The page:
My debut in undergraduate research has been (at least in my mind) tumultuous. If I were to condense the experience to something that gets the point across, I would point you to this image:
First, some backstory. I am a physics major. While I love the major, I also wanted to pursue some technical skills like coding and knowledge of hardware. That’s why I decided to venture into the field of electrical engineering for my first foray into undergraduate research. Interdisciplinary research is big these days, and lots of physics majors don’t limit themselves to research within just physics. I figured that starting in a different field would be fine. The challenge was finding a way to do so.
The AIM Photonics program helped me with this, introducing me to the Blumenthal group (led by Dr. Daniel Blumenthal). Here I am currently, working on a research project that is heavily based on hardware I’ve heard nothing of before, software programs I didn’t know existed, and programming languages I’ve not learned. In other words, I was a bit out of my element.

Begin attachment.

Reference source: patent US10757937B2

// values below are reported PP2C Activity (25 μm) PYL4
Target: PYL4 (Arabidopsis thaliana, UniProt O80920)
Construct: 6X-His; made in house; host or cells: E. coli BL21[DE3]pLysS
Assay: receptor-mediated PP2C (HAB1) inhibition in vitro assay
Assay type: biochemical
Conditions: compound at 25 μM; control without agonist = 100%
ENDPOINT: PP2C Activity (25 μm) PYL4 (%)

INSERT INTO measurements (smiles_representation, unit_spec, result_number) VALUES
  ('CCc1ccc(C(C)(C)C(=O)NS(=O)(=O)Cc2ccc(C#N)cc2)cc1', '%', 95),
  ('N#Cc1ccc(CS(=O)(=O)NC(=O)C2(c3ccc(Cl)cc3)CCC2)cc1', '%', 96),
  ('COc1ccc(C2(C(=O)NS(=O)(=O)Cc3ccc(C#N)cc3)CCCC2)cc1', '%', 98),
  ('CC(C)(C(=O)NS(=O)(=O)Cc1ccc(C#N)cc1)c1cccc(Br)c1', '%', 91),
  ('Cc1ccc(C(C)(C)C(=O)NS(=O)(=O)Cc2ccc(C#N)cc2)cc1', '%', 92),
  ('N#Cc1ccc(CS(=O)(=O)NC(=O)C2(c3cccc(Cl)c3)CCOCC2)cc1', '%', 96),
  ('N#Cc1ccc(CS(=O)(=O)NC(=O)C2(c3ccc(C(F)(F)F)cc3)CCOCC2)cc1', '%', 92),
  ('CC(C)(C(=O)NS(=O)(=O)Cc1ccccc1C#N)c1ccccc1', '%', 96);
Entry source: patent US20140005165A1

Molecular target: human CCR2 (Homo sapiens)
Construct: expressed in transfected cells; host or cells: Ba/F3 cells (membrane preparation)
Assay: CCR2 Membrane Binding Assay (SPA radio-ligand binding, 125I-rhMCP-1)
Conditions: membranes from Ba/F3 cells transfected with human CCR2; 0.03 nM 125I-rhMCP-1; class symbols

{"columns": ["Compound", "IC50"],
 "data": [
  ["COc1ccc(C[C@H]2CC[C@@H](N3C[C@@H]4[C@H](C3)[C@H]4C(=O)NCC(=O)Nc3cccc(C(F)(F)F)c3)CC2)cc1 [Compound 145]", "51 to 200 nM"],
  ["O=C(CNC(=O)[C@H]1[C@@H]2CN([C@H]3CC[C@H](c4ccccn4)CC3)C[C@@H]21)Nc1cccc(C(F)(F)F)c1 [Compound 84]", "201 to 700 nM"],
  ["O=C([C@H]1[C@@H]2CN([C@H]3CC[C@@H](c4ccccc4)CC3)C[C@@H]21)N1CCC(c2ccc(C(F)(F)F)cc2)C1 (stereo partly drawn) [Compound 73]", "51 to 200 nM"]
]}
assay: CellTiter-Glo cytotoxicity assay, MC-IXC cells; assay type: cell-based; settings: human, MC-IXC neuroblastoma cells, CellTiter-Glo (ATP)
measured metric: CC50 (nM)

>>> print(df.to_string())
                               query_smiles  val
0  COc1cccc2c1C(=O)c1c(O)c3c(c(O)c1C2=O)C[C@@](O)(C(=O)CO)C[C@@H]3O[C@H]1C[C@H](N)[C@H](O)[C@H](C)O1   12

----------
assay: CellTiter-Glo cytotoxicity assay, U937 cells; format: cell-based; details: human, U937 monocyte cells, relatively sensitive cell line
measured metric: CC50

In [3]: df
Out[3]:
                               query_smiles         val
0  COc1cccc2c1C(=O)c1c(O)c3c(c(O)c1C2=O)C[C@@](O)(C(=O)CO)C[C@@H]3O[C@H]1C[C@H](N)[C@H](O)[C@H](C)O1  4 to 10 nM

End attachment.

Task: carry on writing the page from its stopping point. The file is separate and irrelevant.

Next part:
I’m liking the challenge. I learn that much more because I knew so little about the tools I’m using. I learn things I wouldn’t normally learn. At the same time, there are downsides. I feel that I have to learn more than someone who is an electrical engineering major (where they might traditionally study these things). It’s some good parts, and some bad parts.
To that I say, “This is fine.”
And to you reading, know that this is normal. The process of undergrad research demands that you learn about things you’ve never seen. If you’re like me and start your research career in a different field, then you might know even less. That’s where most everyone starts. We spend weeks and months learning more about our projects, our tools, and our fields. It’s normal to find it intimidating- we’re just interns starting out. We don’t have the experience our mentors do.
We’ve got to take it one day at time, and then we’ll grow out of this phase.